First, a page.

Chicken & Nuggets: Our Wilders develop their own video game in 48 hours at a Game Jam

Published on 23 November 2021

Reading time 5 minutes

Axel, a student in the advanced web and mobile developer training program at Wild Code School, tells us about his journey and his experience creating a video game in 48 hours during a Game Jam. 

From the Navy to Wild Code School

Hello, Axel! Can you introduce yourself in a few words?


Hi, Mélanie! I'm Axel. I’m 29. After serving in the French Navy, and spending a year training myself in web development, I decided to jump into a new career. Now, I’ve just finished the web developer training at Wild Code School!

You completed the 5-month full-stack JS web developer training Wild Code School—so what did you find most interesting?


Yes, indeed. This training was one of my greatest experiences ever.


Team spirit, benevolence, and solidarity reigned from start to finish, I met a lot of wonderful people—both students and staff.


I’d like to thank my friends and I would like to thank in particular Abdou Kerkeb and François Doussin, who guided and supported us throughout this training. They’re passionate people who passed along their passion throughout the training. A big thank you to them.


You’re currently looking for a company to join the work-study program and become a web and mobile web developer at Wild Code School. Why did you want to continue your training at our school? 


I decided to continue my training at Wild Code School because as mentioned in the previous question, it was a very good experience for me.


I especially like Wild Code School's pedagogy, and learning by doing is very important to me. I find it much more relevant to learn concepts—especially in development.


The course materials are well-thought-out, and turned out to be fun. For example, we had classes on databases and SQL with Harry Potter as the topic: we had to design a database to integrate students with their school and spells, which makes a complicated thing fun.


In addition, I like the fact that the instructor who guides us during the training has the freedom to adapt the program and the concepts to be learned according to the progress of the students.


The Chicken & Nuggets video game: from creation to online release

During a Game Jam and as part of your training, you and your group had the opportunity to create a video game. Can you tell us a little more about it? 


Yes, it was an intense but very rewarding experience! I’d like to thank my fellow students, Fanny De Mesquita, Laura Trehout, Maxime Jezequel, Tristan Fluteaux, and Guillaume Lequin, for their commitment and motivation in this project.


We had 48 hours to create a game in team on Unity in C#, and it should be noted that we knew neither Unity nor C#! 


The goal was to make us aware that we could understand and create code and content in other languages.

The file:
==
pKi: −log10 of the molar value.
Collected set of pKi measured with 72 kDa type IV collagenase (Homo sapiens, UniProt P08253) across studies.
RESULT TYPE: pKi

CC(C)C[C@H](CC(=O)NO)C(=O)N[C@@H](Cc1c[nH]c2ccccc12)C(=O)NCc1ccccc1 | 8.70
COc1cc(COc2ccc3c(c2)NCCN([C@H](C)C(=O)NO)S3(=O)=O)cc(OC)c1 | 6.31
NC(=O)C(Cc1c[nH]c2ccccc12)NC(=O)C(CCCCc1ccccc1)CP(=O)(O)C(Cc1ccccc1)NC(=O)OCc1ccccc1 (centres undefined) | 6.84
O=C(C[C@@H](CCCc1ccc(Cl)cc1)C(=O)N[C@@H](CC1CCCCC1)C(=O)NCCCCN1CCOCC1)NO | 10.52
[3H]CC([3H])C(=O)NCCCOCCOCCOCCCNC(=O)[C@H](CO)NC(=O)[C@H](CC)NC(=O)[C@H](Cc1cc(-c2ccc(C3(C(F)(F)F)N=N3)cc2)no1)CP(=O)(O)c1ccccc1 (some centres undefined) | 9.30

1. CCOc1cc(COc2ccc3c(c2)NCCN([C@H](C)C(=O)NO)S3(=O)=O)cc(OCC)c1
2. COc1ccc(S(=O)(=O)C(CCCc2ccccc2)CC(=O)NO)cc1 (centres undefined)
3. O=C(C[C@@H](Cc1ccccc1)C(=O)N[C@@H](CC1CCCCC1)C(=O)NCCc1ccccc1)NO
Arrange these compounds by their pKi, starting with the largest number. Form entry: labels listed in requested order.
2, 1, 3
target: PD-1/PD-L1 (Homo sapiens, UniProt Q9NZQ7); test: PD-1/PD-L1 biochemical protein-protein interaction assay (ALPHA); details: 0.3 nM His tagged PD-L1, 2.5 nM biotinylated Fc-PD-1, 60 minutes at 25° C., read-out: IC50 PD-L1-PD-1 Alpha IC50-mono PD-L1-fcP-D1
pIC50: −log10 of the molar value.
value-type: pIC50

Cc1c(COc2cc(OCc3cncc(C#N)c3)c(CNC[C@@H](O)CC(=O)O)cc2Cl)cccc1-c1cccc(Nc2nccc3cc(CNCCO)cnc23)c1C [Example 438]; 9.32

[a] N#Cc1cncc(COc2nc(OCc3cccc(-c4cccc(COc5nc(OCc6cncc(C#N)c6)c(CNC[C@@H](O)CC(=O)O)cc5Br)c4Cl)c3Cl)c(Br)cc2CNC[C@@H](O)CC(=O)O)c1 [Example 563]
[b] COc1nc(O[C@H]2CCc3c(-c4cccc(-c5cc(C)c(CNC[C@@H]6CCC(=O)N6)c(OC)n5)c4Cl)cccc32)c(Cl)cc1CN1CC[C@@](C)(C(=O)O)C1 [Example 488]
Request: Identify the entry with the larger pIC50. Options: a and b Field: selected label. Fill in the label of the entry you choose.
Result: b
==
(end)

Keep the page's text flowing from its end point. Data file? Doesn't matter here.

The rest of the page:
We decided as a team to play a platform game with a chicken as the main character, because it's our instructor's favorite animal. If you look hard enough, You can spot a picture of him in the game.


We divided the functionalities by team members: Fanny and Laura made the coin-collection system, while Maxime handled the life-bar system, Tristan and Guillaume made the character-movement system, and I took care of level switching.


After 48 hours of searching for tutorials, watching videos, and adapting this new knowledge to our project, we managed to create a game—certainly not perfect, but functional.


If you want to try it, you can! But keep in mind that it was created in just 48 hours and has remained as is ever since.


Players can control the character with the left and right directional arrows, and the space key allows the chicken to jump.


This experience gave us even more motivation to continue to improve our skills and especially to be able to fly on our own after the training.



The vast world of video games 

In your opinion, what is the most important innovation that has been made in the world of video games to date, and why?


I think the last important innovation after the move to 3D in video games has been VR (virtual reality). It allows an immersion that no other medium can match, and it also allows us to imagine crazy things for the future like Facebook's Metaverse, just to cite one example.


What do you like about the world of video games? 


I love playing video games, and I think creating them is really cool! 


For me, video games are like playing in a huge sandbox. I love the fact that I can discover different realms, emotions, and sensations—whether it's through gameplay or the design and artistic style of each game. I think it's a fabulous way to convey new emotions and sensations.


What are your future plans?

Do you have any areas that you like and would like to specialize in once you’ve finished your training?


I'm convinced that you can change the world with a good project and a good website. I really like Code For Good, so I think I'll go in this direction in the future. 


Thank you for all these answers! Do you have any final words for Wilders?


Thanks for this interview, Mélanie!


As for fellow Wilders, I encourage you to keep at it even during the tough times, because there will be few, but it is worth it!


I also wish you success in their projects and a future employer that suits you so you can flourish in the brave new world of coding!


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